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I have a question that has been annoying me for a while. Going across many textbooks on quantum mechanics, looking at the postulates they list, we find that the number of postulates vary from one text to another. That means either some the postulates listed in some books are either not sufficient or are redundant.

That makes me wonder, what is really the minimum sufficient number of postulates of QM and what are they? isn't there supposed to be a consensus on that?

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Let's flip the problem around for a minute. Can you enumerate the basic postulates from which classical mechanics spring? For that many how many make up E&M? Are Maxwell's equations and the Lorentz force law sufficient? Too many? Why or why not? The trick with establishing consensus is of course one of categorization. When should two statements in natural language be counted as one postulate and when as two. And you can't avoid the natural language problem because equations need interpretation. –  dmckee Aug 24 '12 at 2:29
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People of a highly mathematical bent will want to count the boundary conditions, and what of those who feel that Lagrangian or Hamiltonian mechanics are in some sense better for approaching axiomatic mechanics. –  dmckee Aug 24 '12 at 2:42
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Do you include Galileo transform/space metrics into postulates of classical mechanics? –  Yrogirg Aug 24 '12 at 5:25
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Physics is not only mathematics but "mathematics + its interpretations to physical systems"; and i think dmckee is right in that interpretation part of a physical theory makes it difficult to analyse this question of independence of axioms on a purely logical basis. For example in postulates of QM one makes use of a term "measurement" (e.g. in "after a measurement state of system will collapse to an eigenstate of observable being measured") which (in usual QM) has a meaning only after we interpret it to a physical system. –  user10001 Aug 24 '12 at 8:31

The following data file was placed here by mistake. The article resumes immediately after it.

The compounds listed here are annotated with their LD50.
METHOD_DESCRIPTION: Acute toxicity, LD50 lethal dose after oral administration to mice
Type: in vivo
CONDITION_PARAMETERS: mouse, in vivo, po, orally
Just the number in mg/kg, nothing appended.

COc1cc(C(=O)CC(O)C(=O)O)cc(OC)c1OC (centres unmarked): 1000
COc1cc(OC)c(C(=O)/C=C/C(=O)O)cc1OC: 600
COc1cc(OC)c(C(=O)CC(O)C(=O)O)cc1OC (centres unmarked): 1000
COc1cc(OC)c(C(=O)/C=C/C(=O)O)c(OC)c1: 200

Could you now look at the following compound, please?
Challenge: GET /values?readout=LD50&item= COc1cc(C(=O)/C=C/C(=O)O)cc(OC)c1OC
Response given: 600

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Euclid used five very elegant postulates to express planar geometry. But I could also define the plane by saying "$\mathbb{R}^2$ with the metric $d(p,q) = \sqrt{(p_1-q_1)^2+(p_2-q_2)^2}$". It is worthwhile to try and find the minimal assumptions behind things, but the actual number of postulates mostly depends on the language used to express them, so it's not a very helpful measure of how minimal the assumptions really are. –  Nathaniel Aug 24 '12 at 12:19
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2 Answers 2

People sometimes care about authorities, unlike Richard Feynman, so let me borrow an authority, Richard Feynman, who said the following about this very question (minimum set of postulates behind quantum mechanics) in his Feynman Lectures on Physics, page 5-11 in this edition:

Equation (5.25), i.e. $\langle j|i\rangle =\delta_{ji}$, is not independent of the other laws we have mentioned. It happens that we are not particularly interested in the mathematical problem of finding the minimum set of independent axioms that will give all the laws as consequences. (Footnote: Redundant truth doesn't bother us!) We are satisfied if we have a set that is complete and not apparently inconsistent. We can, however, show that equations (5.24) i.e. $\langle \chi| \phi\rangle = \sum_{{\rm all}\,i} \langle \chi|i\rangle \langle i|\phi\rangle$ and (5.25) are not independent. Suppose...